African art history has played a significant role in shaping the culture and history of the world. The belief that Africa is the cradle of the history of mankind is virtually unshakeable. The origins of African art history lie long before recorded history, preserved in the obscurity of time. Rock Art is centuries old, while shell beads fashioned for a necklace have been recovered in a cave in the furthest reach of the southern peninsula of South Africa that are 75 000 years old.
A study of African art history indicates the earliest sculpture forms found come from Nigeria and are dated around 500BC. However, the lack of archaeological excavations inhibits knowledge of the antiquity of African art and the sheer disposable nature of the raw materials used in the creation of art objects means that an untold wealth of pieces have disintegrated in time.
Compounding this, as these objects were not coveted as aesthetic accomplishments by the indigenous communities who created them, no effort was made to preserve them. Often their value was negligible once their function was performed.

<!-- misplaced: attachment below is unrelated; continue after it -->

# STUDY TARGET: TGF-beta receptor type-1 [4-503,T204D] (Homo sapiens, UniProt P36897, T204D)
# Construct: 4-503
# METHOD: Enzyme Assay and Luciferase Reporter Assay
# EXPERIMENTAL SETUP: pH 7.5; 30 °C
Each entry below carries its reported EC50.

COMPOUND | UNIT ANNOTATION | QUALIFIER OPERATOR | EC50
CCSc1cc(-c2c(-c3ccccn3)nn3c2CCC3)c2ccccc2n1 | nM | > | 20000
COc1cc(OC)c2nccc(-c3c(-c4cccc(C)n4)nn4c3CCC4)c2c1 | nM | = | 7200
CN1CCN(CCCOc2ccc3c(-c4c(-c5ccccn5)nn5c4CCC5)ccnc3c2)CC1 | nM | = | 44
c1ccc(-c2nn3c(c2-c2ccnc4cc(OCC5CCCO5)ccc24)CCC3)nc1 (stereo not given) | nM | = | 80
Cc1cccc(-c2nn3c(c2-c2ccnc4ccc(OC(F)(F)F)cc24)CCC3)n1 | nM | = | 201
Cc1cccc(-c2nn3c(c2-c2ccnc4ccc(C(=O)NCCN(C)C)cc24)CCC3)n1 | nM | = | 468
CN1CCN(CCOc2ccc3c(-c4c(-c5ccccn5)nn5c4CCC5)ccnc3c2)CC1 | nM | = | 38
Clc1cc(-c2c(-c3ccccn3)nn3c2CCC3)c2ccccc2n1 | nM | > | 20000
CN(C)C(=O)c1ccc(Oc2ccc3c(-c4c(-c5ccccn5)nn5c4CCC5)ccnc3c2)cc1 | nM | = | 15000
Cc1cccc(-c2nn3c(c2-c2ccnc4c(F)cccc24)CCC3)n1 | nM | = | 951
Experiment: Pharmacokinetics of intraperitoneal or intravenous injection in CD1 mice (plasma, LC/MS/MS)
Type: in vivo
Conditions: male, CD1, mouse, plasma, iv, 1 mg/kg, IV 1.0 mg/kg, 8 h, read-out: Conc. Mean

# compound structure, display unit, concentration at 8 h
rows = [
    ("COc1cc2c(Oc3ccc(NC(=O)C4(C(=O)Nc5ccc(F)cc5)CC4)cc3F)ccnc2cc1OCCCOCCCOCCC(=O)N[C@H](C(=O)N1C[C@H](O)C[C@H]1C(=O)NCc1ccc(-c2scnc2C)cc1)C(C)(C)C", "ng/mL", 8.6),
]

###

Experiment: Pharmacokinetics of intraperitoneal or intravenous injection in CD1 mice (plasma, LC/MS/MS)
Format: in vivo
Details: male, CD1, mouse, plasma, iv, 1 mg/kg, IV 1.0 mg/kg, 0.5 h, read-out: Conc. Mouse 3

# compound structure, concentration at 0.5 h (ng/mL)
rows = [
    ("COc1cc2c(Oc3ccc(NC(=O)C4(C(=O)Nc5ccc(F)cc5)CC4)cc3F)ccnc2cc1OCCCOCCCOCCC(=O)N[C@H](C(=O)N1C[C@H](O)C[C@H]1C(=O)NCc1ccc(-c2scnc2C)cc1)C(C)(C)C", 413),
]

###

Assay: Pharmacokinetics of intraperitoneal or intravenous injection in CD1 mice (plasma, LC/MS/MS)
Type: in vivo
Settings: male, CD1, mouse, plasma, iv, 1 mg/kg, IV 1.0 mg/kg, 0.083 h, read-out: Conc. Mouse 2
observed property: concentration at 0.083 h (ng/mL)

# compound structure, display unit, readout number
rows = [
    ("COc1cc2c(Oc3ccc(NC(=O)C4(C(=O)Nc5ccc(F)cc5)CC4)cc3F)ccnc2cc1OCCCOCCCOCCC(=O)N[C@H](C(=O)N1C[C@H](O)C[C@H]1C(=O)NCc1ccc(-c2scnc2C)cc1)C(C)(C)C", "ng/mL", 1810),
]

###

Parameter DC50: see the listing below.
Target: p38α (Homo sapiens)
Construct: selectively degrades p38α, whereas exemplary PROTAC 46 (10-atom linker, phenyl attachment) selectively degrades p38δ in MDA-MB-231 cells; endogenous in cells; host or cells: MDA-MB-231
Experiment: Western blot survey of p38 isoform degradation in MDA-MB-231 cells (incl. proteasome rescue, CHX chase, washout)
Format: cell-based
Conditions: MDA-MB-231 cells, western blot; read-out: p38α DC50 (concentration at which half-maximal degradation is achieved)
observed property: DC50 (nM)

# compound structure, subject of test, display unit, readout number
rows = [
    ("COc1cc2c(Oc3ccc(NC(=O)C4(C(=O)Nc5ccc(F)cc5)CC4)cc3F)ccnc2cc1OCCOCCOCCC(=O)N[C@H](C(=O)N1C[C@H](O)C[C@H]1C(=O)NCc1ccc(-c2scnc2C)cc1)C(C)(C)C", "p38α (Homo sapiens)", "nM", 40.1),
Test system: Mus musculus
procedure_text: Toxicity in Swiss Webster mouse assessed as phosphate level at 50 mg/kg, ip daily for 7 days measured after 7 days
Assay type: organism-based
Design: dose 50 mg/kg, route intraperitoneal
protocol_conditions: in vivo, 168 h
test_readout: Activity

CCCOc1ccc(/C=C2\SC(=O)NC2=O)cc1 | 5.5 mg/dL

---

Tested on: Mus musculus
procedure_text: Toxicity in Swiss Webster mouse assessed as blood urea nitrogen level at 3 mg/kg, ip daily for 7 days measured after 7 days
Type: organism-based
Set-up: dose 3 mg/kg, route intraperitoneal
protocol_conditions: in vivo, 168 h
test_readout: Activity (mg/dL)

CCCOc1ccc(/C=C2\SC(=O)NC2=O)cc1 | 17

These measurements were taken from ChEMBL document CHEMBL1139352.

Foreign colonisation of most countries in sub-Saharan Africa took place from 1840 onwards and different values became omnipresent. A lot of African art was acquired for curious means by travellers, traders and missionaries in the century before and left the continent. Colonialists most often did not give indigenous art the merit and attention it deserved and thereby African art history was not preserved or documented.
Rock art is the earliest art form in Africa.
We know from human evolutionary science that modern Homo Sapiens began in Africa. It stands to reason therefore that Africa would contain both the oldest and greatest amount of rock art on this planet.
The oldest images scientifically dated are in Namibia (the Apollo 11 caves) from about 24-27,000 yrs ago, yet most experts agree that Africa's rock art may date to more than 50,000 years ago.
The earliest known rock art preserved in the Saharan sands in Niger dates as far back as 6500 BC. They are carvings known as petroglyphs and depict animals like giraffes that no longer exist in that area.
From these images we learn how ancient tribes and cultures viewed their universe around them. Observing the paintings may give us insight into their thoughts, their spiritual and physical worlds.
Unfortunately, much of this valuable heritage is being destroyed; either by natural erosion as the sites come under civilisation pressure or by graffiti defacing the rock canvases.